UC Davis Health physicians have performed the first robotic-assisted bronchoscopy to diagnose and remove a lung cancer mass in in a single, 45-minute surgery, the health system reports. .
The robotic-assisted bronchoscopy procedure utilizes the Ion Endoluminal Platform by Intuitive. The high-tech system creates a 3D map of the patient’s lungs using a CT scan. The software then generates the safest and most efficient route through the lung to the nodule or mass. Once the route is determined, an ultrathin and ultra-maneuverable catheter is guided to the site of the lung nodule or mass, where it is marked and biopsied with precision and stability. Lymph nodes are also biopsied during the same procedure, using endobronchial ultrasound. The samples are then evaluated on-site.
Recently, the UC Davis Health team identified a 1.5 cm pulmonary nodule in the right upper lobe of a patient’s lung, perform a biopsy, identify malignant cells from rapid on-site evaluation, and inject an inert dye for marking, all within 45 minutes. Surgeon Luis Godoy subsequently used the Da Vinci Robotic System by Intuitive to safely resect the lung cancer. The patient was discharged home 24 hours after being diagnosed and cured of lung cancer.
The single-anesthesia procedure reduces anxiety and unnecessary waiting time for patients, UC Davis says.
“Waiting months between a biopsy and a diagnosis can be an emotionally difficult and exhausting experience for patients,” said Chinh Phan, director of the UC Davis Interventional Pulmonology Program. “By utilizing the robotic-assisted bronchoscopy platform we can help reduce the anxiety and unnecessary waiting times that patients traditionally experience.”
Traditionally, when a patient is diagnosed with a suspicious nodule or mass in their lung, they are referred to a pulmonologist, who may perform a lung biopsy to confirm if it is cancerous.
If the lung nodule or mass is confirmed to be cancer, the patient may be referred to a thoracic surgeon, who determines if it can be surgically removed. If it can, the patient undergoes another procedure on a separate day that requires additional anesthesia. On average, patients may wait up to three months from the time a nodule or mass is first discovered to when they receive a diagnosis and treatment.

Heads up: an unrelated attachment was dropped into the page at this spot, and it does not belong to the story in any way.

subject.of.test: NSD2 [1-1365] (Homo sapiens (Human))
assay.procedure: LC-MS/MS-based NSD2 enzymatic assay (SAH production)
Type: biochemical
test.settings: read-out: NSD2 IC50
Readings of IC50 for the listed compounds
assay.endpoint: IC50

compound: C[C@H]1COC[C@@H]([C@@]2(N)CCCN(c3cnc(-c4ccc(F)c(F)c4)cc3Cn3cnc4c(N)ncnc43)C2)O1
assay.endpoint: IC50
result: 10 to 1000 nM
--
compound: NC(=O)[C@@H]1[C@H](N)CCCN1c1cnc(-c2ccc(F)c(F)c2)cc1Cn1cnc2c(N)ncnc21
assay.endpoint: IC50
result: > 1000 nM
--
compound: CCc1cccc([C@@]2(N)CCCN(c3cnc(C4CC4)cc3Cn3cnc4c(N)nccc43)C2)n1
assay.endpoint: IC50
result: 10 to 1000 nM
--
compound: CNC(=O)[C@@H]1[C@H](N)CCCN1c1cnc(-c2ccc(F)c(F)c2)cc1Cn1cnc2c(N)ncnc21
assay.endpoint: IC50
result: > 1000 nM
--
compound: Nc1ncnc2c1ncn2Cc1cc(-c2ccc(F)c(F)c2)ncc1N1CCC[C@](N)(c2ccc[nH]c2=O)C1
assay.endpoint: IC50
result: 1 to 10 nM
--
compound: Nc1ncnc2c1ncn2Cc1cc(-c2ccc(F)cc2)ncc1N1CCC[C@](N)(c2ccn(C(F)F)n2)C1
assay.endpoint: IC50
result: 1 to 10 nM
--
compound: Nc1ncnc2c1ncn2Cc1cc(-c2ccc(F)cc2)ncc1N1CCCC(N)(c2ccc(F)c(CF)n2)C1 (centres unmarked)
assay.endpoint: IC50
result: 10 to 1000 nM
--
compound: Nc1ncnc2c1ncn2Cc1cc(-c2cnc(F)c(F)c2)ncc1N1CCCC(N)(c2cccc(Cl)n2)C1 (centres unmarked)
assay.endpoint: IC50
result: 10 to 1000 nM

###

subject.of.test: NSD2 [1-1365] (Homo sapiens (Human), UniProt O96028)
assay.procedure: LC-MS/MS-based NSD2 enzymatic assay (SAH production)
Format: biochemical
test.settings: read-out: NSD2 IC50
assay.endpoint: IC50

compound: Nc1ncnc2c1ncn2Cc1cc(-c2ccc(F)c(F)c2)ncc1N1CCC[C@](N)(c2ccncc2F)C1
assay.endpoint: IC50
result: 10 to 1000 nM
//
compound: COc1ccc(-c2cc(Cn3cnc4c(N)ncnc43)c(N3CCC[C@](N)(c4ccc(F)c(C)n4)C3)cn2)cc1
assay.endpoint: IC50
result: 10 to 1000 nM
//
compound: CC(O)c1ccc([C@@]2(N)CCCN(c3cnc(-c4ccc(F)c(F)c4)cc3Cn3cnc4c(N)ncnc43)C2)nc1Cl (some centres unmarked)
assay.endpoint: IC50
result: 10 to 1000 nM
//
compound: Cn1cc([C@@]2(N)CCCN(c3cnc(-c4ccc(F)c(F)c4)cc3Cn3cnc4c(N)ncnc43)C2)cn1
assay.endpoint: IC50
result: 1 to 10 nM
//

If the lung nodule is determined to be an early-stage cancer, the surgical team uses the same navigational route to mark the area with dye to prepare for its removal. Then, the patient, still asleep, has a second robotic procedure to remove the lung cancer on the same day.
“With these two robotic technologies, we now have the ability to diagnose and treat suspected early-stage lung cancer patients in one anesthetic event,” explained Phan. “To put it into perspective, the National Comprehensive Cancer Network guidelines for time from diagnosis to surgical treatment of lung cancer is eight weeks; we have set a new standard for innovative and efficient patient care.”
“Innovations such as the robotic bronchoscopy platform are patient care at the absolute highest level, from diagnosis to treatment with a multidisciplinary team approach,” said Bahareh Nejad, medical director of Robotic Surgery. “As we continue to grow the UC Davis Robotics Program, the institutional support we have received has been instrumental. We are excited to facilitate more growth with robotic surgery to make patient treatment better and more efficient.”
The robotic bronchoscopy program is a multidisciplinary collaboration. It includes operating room staff, the anesthesia and pathology teams and leadership, who provided the necessary tools and facility space to deliver the best care possible.
“We would not have been able to implement this innovative platform without the commitment of everyone involved and I am thankful to all who contributed to this milestone achievement,” said Phan. “Our health system is now equipped to help patients detect and defeat lung cancer earlier.”